Pagsanjan town licenses boatmen (bangcero) to operate the small canoes that ride upriver through the gorge to the waterfall, and prices are set centrally, per head. Fees reflect the effort involved in navigating a small boat upstream—this is not a cheap trip.
Unless you’re exploring the Mt. Banahaw region, you’ll likely visit Pagsanjan Falls from Manila. Rather than getting up at the crack of dawn to make the drive and then arranging boats on arrival, most visitors opt for the convenience of a tour. Most Pagsanjan Falls tours include hotel pickup and drop-off, lunch, a canoe ride, and a bamboo raft ride. A few budget Pagsanjan tours omit the rapids in favor of hiking or swimming and looking at the waterfall.
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Things to Know Before You Go
The Pagsanjan Falls are a must for thrill-seekers and movie fans.
Babies and children under 7 are not allowed to ride the boats to the falls.
You’ll get wet. Bring a plastic bag or waterproof case for your phone and/or camera if they’re not waterproof.
Your bangcero will expect a tip: 100 pesos is the standard amount.
There is no disabled access to Pagsanjan Falls. People who seem frail, including older people, will not be allowed to ride.
How to Get There
One of the Philippines’ favorite waterfalls, Pagsanjan Falls are around 60 miles (97 kilometers) from Manila. Even leaving early and in a private vehicle, the drive takes over two hours. If you’d prefer a day trip rather than spending the night in the unremarkable town of Pagsanjan, your only options are tour, taxi, or drive. Most find a tour more convenient than driving through gridlock and arranging your own boat.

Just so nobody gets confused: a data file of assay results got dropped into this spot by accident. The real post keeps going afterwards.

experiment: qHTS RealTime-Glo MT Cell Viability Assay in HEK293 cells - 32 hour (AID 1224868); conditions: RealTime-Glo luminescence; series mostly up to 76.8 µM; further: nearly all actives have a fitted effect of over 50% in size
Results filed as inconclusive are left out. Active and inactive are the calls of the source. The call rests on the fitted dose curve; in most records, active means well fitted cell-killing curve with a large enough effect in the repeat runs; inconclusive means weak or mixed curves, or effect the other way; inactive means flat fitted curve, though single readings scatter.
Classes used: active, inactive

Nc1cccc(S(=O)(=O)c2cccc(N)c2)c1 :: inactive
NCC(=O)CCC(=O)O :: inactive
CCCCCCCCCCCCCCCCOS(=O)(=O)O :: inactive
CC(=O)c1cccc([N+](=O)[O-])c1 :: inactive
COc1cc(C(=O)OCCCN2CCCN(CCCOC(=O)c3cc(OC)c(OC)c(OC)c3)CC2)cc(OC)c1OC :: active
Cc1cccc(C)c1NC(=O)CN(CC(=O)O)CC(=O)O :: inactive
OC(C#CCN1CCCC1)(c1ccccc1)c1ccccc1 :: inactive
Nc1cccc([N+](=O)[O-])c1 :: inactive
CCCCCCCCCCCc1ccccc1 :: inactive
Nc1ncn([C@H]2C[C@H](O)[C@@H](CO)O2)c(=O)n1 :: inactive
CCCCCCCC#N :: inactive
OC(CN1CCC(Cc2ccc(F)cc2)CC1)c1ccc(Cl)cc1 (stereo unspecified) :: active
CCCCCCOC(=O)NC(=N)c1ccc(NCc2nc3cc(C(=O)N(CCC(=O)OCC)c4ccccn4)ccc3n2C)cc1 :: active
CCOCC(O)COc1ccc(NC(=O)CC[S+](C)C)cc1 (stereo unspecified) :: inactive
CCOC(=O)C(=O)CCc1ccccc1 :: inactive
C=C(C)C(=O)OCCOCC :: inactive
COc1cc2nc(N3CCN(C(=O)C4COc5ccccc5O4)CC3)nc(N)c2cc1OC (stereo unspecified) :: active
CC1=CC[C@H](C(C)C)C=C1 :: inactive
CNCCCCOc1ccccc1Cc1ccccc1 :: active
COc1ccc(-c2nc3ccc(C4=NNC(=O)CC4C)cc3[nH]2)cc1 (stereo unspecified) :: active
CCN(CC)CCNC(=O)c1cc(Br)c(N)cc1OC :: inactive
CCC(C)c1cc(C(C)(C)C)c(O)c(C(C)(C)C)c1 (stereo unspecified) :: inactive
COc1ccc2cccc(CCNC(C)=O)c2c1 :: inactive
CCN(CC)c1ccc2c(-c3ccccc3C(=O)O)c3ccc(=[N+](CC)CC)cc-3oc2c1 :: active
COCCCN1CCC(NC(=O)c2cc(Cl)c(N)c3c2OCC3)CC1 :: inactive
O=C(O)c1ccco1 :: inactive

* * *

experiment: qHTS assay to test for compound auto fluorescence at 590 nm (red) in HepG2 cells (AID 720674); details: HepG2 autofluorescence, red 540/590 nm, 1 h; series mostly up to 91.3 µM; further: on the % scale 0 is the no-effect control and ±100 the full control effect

When to Get There
Also known as Magdapio Falls, the Pagsanjan Falls are one of Manila’s most popular weekend trips: on Saturdays, Sundays, and over the Easter period they can be insanely crowded. In terms of timing, look to balance high water, which creates rapids and makes the waterfall dramatic, with low water, which allows boatmen to navigate the river. Early in the wet season, between August and October, is the best time to visit.
Apocalypse Now in Pagsanjan
Widely considered one of the greatest movies ever made,Apocalypse Now explores sanity and insanity against the background of the Vietnam War. Americans were unwelcome in Vietnam during the ’70s, so director Francis Ford Coppola chose the Philippines to shoot his movie. The culminating sacrifice scenes were filmed on the river that runs up to Pagsanjan Falls.
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